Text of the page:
DEMS SAY NIE "BOLSTERS ARGUMENTS" IRAQ IS "COSTLY DISTRACTION": The leading Democratic presidential candidates yesterday seized on a newly released intelligence report that found the United States was losing ground on several fronts in the fight against Al Qaeda, saying it bolstered their arguments that the war in Iraq had been a costly distraction from broader efforts to keep the nation safe. The leading Republican candidates for president offered far more muted responses when asked about the report. The report, a declassified summary of the central findings of the July 2007 National Intelligence Estimate on terrorism, found that Al Qaeda had "protected or regenerated key elements of its homeland attack capability." New York Times: To Democrats, Report Proves War in Iraq Is Misguided
SENATORS STEP OFF TRAIL TO TALK IRAQ: It was 4:12 a.m. Wednesday when Hillary Rodham Clinton finally got her chance to address the Senate in support of a deadline for withdrawal from Iraq. Barack Obama snagged less time to speak, but at least his slot around 10 a.m. was in the daylight hours. After that, the usually loquacious Joseph R. Biden Jr. had just a minute to speak. The senators who are also trying to win the Democratic presidential nomination took a detour from the campaign trail to join the Senate's all-night debate on Iraq, voting in support of the unsuccessful proposal to force President Bush to remove combat troops by April 30, 2008. But what looked like unity on the Senate floor masked a scramble on the campaign trail, where the candidates are trying to harness anger among the party's base over the war. Los Angeles Times: Iraq differences blur among Democratic candidates
OBAMA STEALS EDWARDS' THUNDER WITH HIS OWN POVERTY ANNOUNCEMENT: Democratic presidential hopeful Sen. Barack Obama yesterday introduced a broad agenda to combat urban poverty, which he said would cost "billions of dollars a year" but be funded by savings from ending the Iraq war. The Illinois senator said he would spend about $6 billion annually, with his first task being to replicate in 20 cities such successful child and youth development programs as the Harlem Children's Zone in New York City and the Town Hall Education, Arts and Recreation Campus in the District, where he outlined his plan... Mr. Obama not only gave voters some of his first detailed policy objectives, but he also effectively stole the thunder from former Sen. John Edwards, who yesterday concluded a trip mimicking Robert F. Kennedy's 1968 poverty tour in Prestonsburg, Ky., where the Kennedy tour ended. Washington Times: Obama's $6 billion poverty platform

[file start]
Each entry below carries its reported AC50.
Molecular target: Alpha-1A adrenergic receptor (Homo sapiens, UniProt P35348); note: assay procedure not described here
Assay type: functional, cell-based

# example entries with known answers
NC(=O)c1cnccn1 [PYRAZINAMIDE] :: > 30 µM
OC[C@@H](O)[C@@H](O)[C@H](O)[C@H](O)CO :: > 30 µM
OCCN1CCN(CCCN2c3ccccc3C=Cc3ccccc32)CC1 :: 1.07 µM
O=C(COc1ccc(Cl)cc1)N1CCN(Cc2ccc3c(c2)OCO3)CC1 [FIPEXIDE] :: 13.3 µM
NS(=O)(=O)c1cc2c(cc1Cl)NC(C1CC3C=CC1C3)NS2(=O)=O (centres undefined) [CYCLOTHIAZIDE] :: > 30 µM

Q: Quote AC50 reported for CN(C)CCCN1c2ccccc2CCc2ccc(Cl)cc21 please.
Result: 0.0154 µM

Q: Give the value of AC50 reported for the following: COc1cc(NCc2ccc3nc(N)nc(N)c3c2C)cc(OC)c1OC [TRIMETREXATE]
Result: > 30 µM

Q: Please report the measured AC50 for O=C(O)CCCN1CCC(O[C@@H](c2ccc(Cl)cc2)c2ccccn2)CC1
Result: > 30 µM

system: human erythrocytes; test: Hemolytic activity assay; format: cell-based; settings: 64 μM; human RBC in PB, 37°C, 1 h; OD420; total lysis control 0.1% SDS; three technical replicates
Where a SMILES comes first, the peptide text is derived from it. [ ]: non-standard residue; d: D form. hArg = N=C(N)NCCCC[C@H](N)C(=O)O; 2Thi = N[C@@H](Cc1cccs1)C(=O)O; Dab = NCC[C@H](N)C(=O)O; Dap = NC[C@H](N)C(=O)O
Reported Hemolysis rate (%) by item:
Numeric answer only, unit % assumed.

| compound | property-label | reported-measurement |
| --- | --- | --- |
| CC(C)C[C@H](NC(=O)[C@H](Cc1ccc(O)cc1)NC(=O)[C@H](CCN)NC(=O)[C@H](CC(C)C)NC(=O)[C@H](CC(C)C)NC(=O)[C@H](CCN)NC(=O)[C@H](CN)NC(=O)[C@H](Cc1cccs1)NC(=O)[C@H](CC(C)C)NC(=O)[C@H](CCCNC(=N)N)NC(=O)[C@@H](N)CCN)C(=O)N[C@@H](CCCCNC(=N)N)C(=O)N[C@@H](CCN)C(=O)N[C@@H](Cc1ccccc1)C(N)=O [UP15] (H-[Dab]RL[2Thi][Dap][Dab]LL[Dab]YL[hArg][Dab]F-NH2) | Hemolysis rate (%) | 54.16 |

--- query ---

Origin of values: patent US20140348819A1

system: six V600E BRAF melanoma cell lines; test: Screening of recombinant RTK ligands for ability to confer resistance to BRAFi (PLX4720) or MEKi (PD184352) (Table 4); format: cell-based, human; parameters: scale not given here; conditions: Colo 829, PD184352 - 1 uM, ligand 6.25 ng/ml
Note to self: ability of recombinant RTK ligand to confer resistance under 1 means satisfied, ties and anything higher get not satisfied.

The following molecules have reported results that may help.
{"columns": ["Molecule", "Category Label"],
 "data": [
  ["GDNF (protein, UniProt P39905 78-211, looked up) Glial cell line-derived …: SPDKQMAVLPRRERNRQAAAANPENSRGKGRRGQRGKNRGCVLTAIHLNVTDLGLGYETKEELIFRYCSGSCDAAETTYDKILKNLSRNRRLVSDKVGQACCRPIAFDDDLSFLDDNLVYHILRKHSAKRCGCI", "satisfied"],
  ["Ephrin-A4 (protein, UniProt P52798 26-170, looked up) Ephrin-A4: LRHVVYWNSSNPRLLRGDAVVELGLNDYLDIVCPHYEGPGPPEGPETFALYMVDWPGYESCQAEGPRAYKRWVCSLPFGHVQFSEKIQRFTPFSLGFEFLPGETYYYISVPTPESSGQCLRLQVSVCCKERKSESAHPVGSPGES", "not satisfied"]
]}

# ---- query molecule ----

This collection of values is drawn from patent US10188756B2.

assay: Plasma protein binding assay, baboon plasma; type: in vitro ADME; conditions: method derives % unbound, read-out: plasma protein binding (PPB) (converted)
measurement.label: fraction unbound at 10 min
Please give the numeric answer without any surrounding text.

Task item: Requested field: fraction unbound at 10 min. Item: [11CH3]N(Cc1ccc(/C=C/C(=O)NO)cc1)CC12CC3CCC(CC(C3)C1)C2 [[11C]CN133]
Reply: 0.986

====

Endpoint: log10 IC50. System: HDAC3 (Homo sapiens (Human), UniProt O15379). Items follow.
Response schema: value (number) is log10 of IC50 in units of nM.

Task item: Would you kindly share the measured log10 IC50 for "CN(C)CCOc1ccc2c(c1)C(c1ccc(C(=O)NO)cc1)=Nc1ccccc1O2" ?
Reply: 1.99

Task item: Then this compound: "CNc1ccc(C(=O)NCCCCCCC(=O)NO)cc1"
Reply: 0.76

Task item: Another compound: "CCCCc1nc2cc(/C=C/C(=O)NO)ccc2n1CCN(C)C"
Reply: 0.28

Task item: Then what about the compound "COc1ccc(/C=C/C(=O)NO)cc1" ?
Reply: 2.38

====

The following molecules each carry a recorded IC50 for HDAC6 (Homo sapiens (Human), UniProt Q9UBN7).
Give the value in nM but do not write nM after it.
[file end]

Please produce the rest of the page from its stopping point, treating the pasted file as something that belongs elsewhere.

BARACK THE "HARRY POTTER PARENT": Democratic presidential hopeful Barack Obama is the "Harry Potter parent" who has read all six books about the boy wizard's adventures with his older daughter, his wife said Wednesday. In an interview with The Associated Press, Michelle Obama said her husband has read the books aloud with 9-year-old Malia and saw the latest movie, "Harry Potter and the Order of the Phoenix," with her last Sunday. Both are awaiting the release of J.K. Rowling's seventh and final book in the series, "Harry Potter and the Deathly Hallows," this weekend, but finding time to read won't be easy, she said. "The challenge will be scheduling Harry Potter reading time in between Iowa and New Hampshire and fundraising, but I guarantee you they will figure out a way to do it," Michelle Obama told the AP. "Harry Potter is huge in our house." AP via Yahoo! News: AP Interview: Barack Obama is Potter fan
SUIT AGAINST CLINTON POLLSTER DROPPED: A lawsuit accusing Sen. Hillary Rodham Clinton's chief strategist of illegally intercepting e-mails has been withdrawn and the legal battle between him and former associates has been resolved, the parties said Wednesday. Penn, Schoen & Berland said former vice president Mitchell E. Markel dropped his suit against the firm and its founder, Mark Penn, who is strategist and pollster to the Democratic presidential candidate. A separate suit that the firm had filed a week earlier against Markel and Michael J. Berland, another associate who once polled for New York Mayor Michael Bloomberg, was also dismissed and a settlement was reached. Markel had claimed in his e-mail wiretapping suit that the firm was illegally monitoring messages sent from his personal Blackberry after he left and started a rival company. AP via Yahoo! News: Suit against Clinton pollster dropped